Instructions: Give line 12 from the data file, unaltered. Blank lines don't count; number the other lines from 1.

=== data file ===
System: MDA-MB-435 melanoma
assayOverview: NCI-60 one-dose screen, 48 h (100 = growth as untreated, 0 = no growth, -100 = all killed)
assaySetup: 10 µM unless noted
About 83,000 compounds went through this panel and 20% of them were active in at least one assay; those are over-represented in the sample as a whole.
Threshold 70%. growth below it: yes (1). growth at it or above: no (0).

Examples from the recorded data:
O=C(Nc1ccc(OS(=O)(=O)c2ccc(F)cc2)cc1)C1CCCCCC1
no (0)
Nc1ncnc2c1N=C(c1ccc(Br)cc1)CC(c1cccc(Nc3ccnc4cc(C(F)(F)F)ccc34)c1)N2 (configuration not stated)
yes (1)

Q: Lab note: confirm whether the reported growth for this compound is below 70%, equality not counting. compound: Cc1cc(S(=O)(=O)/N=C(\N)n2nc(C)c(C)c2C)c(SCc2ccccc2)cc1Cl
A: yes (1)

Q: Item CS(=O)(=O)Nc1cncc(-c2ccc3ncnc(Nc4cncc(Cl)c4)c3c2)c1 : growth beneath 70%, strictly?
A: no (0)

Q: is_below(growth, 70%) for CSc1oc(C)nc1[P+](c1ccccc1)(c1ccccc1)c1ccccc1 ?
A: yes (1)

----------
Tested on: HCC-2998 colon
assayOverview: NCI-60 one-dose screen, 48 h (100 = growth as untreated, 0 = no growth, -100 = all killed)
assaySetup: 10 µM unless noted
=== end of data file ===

A: yes (1)